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Cosmic Body is as if I am standing in a hall, a wardrobe between several dance floors at a club. A heavy bass can be heard, far away, and while the room is spinning and the bodies on the floor do the same, it is as though I too have fallen into this movement. And I will remain
Presented as part of IN>TIME Festival
Simple yet powerfully affecting, Ingri Fiksdal opens up a new performance plane with Cosmic Body, an interactive event that resists classification and channels writer-artist William Burroughs’s Dreamachine. This device, composed of pulsating light, produces complex patterns behind closed eyelids. The patterns become shapes and symbols, and the user feels surrounded by color. Fiksdal believes in making art that is “utterly useless” and at the same time a motor for change. Part performance and part music event, Cosmic Body is her latest collaboration with electronica/EDM artist Ingvild Langgård and visual artist Signe Becker: a collective and affective event where new experiences, thoughts, and ideas can occur. The collaborators challenge traditional ideas of audience engagement, removing the burden of any expectations to release something in the mind mysterious and wholly alive.
Fiksdal is naturally inquisitive, constructing Cosmic Body as something joyously hypnotic and mischievously spacious. Her expansion of choreography as patterns of social units, gorgeously arranged, flows out of a neo-religious idea about ritual. Similarly, William Burroughs often described the Dreamachine in his novels as a weapon “of unearthly brilliance and color” against mind control. The prototype device was constructed by Brion Gysin, ejected years earlier from the surrealists by André Breton who lived with Burroughs in the Beat Hotel in Paris, along with Allen Ginsberg and other counterculture pioneers. Cosmic Body is Fiksdal’s updated pillowy expanse of choreographed lights, illusions, sounds, and bodies. She invites audience members to be seated or stand close to the performers—to experience a transformative visual and cultural complexity.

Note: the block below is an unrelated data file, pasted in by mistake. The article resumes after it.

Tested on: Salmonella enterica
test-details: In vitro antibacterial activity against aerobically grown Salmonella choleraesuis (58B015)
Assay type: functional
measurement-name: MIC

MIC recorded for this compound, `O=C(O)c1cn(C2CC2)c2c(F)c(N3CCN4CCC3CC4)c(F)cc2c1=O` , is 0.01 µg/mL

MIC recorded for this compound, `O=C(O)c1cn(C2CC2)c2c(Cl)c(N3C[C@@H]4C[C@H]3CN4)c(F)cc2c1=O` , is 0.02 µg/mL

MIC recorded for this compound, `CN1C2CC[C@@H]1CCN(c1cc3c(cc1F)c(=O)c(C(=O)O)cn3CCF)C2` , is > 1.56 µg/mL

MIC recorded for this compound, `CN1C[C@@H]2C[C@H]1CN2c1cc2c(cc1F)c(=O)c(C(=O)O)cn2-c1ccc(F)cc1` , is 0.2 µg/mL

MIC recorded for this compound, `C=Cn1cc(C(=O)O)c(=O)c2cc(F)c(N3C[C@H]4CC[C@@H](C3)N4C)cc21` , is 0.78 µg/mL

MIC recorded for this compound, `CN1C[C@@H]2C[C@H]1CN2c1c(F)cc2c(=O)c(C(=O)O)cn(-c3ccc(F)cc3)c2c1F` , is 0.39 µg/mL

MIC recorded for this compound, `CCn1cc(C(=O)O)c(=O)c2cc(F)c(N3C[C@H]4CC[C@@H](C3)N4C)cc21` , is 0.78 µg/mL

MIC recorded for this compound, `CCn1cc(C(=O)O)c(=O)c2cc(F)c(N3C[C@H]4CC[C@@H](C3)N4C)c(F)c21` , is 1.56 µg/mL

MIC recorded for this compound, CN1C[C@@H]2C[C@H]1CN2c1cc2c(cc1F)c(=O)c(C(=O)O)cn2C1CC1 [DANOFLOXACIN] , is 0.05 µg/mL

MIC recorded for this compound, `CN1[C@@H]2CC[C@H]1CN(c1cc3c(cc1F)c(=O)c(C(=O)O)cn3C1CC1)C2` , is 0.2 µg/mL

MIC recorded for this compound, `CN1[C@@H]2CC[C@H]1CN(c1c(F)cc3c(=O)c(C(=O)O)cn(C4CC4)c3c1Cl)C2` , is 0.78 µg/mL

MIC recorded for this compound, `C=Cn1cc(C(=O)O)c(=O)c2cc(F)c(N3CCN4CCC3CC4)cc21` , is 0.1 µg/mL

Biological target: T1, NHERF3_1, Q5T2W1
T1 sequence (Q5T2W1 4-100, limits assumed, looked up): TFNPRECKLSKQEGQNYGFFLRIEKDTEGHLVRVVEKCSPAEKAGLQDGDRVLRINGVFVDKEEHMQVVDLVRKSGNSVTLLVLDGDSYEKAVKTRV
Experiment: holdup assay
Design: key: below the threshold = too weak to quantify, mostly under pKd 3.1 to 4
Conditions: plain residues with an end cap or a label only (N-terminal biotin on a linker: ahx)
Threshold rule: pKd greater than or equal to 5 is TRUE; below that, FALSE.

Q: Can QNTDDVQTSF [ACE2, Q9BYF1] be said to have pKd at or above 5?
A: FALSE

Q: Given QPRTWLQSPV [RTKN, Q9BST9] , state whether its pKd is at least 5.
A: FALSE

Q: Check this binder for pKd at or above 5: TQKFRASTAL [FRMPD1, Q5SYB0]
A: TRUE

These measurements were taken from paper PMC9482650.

This performance is designed for a small audience: capacity is limited.
Running time: 70 minutes
Late seating is not permitted.
About the Artists
Ingri Fiksdal is a choreographer and performer and the current Research Fellow at The Oslo National Academy of the Arts. Her work has toured to brut-Wien (Austria), Kapnagel (Denmark), In Between Time (UK), ANTI festival (Finland), the Armory Show (New York), Harare International Festival of the Arts (Zimbabwe), and Homo Novus festival (Lithuania). Her collaborative creative process engages human phenomena, such as the revulsion, or uncanniness, experienced when facing almost-human creatures (HOOD, 2014) or the paradox of a concert experience without musicians, instruments, or sound (BAND, 2013).
Ingvild Langgård (Phaedra) studied at the Academy of Fine Art Oslo and is a composer and performer of music for stage and film. She has an electronica/EDM music following as Phaedra, and her core projects employ sound art, analogue film, and video installation. As a curator, she cofounded the artist-run gallery Rekord. Her artwork is shown in Kunstnerforbundet and the Astrup Fearnley Museum of Modern Art (Oslo), Lydgalleriet (Bergen), Chashama Gallery, Pulse Art Fair, and the Armory Show (New York), as well as other museums and galleries.
Signe Becker studied at the Norwegian Theatre Academy (NTA) and the Oslo National Academy of the Arts. As scenographer with Verk Produksjoner, she received two Norwegian Hedda Award nominations for Performing Arts and Performance of the Year awards for Det eviga leendet (2011) and Stalker (2013). She represented Norway in 2015 at the Prague Quadrennial of Performance Design and Space with her installation work.
Generous support for MCA Dance is provided by David Herro and Jay Franke.
Cosmic Body is supported by Ginger Farley and Bob Shapiro, and Arts Council Norway and the Norwegian Ministry of Foreign Affairs. Additional support for Ingri Fiksdal is provided by The School of the Art Institute of Chicago.